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Indiaexportnews.com

Five-day training

  06.08.2018    

India is one of the most vulnerable countries in the world when it comes to natural disasters –  prone to floods and landslides during the monsoon season, and  a  high  incidence  of  cyclones  and  earthquakes.  With  climate  change,  the  number  and intensity  of these  disasters  are  only  expected  to grow,  which  means the government faces incrementally greater challenges in delivering aid and other humanitarian services when tragedy strikes. Making sure infrastructure is disaster - ready is key to saving lives, and airports are a major part of that.
At  Calicut  International Airport  in  Kozhikode  city,  Kerala,  14  airport  operations  experts from across India have gathered for a five-day training from 6 - 10 August 2018 to learn how to make their airports disaster-ready, and to become national trainers for GARD workshops in India.
Deutsche Post DHL Group (DPDHL) and the United Nations Development Programme (UNDP) are expanding their internationally recognized Get Airports Ready for Disaster (GARD) program with officials and experts from the Airports Authority of India (AAI). This workshop will include a new Train the Facilitator (TtF) element for countries that are at above average risk for natural disasters. This not only supports airport authorities in their efforts to build resilience against future natural disasters, but also enables participants to train others at the national level.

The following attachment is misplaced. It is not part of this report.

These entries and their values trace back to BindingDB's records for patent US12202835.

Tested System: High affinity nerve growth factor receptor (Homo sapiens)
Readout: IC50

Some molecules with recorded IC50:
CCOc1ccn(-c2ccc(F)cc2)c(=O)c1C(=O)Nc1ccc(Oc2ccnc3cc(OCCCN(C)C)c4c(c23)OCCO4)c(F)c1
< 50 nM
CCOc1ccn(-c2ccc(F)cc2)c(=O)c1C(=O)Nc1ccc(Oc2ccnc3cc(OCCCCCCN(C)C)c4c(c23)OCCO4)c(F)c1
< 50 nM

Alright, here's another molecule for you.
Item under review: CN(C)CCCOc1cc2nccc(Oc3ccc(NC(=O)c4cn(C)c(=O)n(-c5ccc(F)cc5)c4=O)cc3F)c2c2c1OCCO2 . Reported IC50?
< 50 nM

“Channeling  relief  efforts  from  airports  to  affected  communities  require  efficient  operational procedures, and appropriate infrastructure capabilities” said Subhash Kumar, General Manager at the Airports Authority of India. “In addition to reassessing airport facilities and strengthening staff  expertise,  this  workshop  will  allow  us  to  build  up  our  readiness  for  any  potential emergencies across the country and regionally.”
At  the  workshop,  facilitators - in -training  will  learn  how  to  evaluate  the  current  level  of preparedness at airports, conduct training exercises, and develop specific recommendations and ready an action plan to ensure that airports are prepared for future disasters. Thereafter, all attendees will be able to conduct GARD workshops at the national level themselves.
“The new initiative allows airports to conduct the GARD training when it suits the regional needs best –  that makes the roll out much more flexible,” explains Chris Weeks, DPDHL Director for Humanitarian Affairs. “Furthermore, the Train the Facilitator workshop allows us to share our knowledge  that  we  have  gathered  in  more  than  nine  years’  of  experience  with  others  and thereby  scale  up  the  number  of  GARD  trained  airports  to  make  the  program  even  more effective.”
To ensure fast and effective assistance in the immediate aftermath of a natural or man-made disaster, besides having the necessary airport infrastructure and local transport connections to smoothly deliver lifesaving support to impacted communities, the team on site needs to be trained in the necessary protocols and know-how to handle the dramatic rise in air traffic and flow of goods and people that typically follows a disaster.
“With  increased  vulnerability  due  to  climate  change,  it  is  essential  to  strengthen  national capacities and resilience to natural disaster. These include training local authorities in special customs and immigration policies that need to be activated in the event of emergency, and having passenger evacuation plans or accommodation at the airport for the first 72 hours,” said Preeti Soni, Assistant Country Director, UNDP. “The introduction of TtF GARD workshop will ensure that rescue and relief efforts can be carried out smoothly while reducing losses from
natural disasters.”
So far, Guwahati and Chennai airports are already GARD-trained and thus prepared to handle emergencies better.



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